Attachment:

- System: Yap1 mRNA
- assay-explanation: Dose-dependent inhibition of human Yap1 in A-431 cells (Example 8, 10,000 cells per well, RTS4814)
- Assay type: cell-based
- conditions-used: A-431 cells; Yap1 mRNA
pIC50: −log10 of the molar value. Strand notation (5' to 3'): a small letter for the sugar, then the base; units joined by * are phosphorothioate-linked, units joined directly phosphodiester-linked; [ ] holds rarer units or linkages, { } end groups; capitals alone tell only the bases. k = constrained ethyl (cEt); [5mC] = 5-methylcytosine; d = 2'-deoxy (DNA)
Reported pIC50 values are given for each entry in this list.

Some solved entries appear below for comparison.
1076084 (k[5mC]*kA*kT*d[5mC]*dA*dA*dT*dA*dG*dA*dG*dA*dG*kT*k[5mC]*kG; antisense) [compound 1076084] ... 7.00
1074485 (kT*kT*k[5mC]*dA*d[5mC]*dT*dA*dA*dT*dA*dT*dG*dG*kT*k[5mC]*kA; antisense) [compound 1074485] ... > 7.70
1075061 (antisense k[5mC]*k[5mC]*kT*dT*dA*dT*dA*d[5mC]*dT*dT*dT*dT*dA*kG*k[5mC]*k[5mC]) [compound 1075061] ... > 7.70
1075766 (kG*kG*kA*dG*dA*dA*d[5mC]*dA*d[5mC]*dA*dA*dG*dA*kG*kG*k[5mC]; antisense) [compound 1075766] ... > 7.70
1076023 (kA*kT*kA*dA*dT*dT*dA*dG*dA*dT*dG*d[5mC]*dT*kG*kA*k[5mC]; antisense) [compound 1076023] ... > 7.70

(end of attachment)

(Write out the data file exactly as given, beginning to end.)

- System: Yap1 mRNA
- assay-explanation: Dose-dependent inhibition of human Yap1 in A-431 cells (Example 8, 10,000 cells per well, RTS4814)
- Assay type: cell-based
- conditions-used: A-431 cells; Yap1 mRNA
pIC50: −log10 of the molar value. Strand notation (5' to 3'): a small letter for the sugar, then the base; units joined by * are phosphorothioate-linked, units joined directly phosphodiester-linked; [ ] holds rarer units or linkages, { } end groups; capitals alone tell only the bases. k = constrained ethyl (cEt); [5mC] = 5-methylcytosine; d = 2'-deoxy (DNA)
Reported pIC50 values are given for each entry in this list.

Some solved entries appear below for comparison.
1076084 (k[5mC]*kA*kT*d[5mC]*dA*dA*dT*dA*dG*dA*dG*dA*dG*kT*k[5mC]*kG; antisense) [compound 1076084] ... 7.00
1074485 (kT*kT*k[5mC]*dA*d[5mC]*dT*dA*dA*dT*dA*dT*dG*dG*kT*k[5mC]*kA; antisense) [compound 1074485] ... > 7.70
1075061 (antisense k[5mC]*k[5mC]*kT*dT*dA*dT*dA*d[5mC]*dT*dT*dT*dT*dA*kG*k[5mC]*k[5mC]) [compound 1075061] ... > 7.70
1075766 (kG*kG*kA*dG*dA*dA*d[5mC]*dA*d[5mC]*dA*dA*dG*dA*kG*kG*k[5mC]; antisense) [compound 1075766] ... > 7.70
1076023 (kA*kT*kA*dA*dT*dT*dA*dG*dA*dT*dG*d[5mC]*dT*kG*kA*k[5mC]; antisense) [compound 1076023] ... > 7.70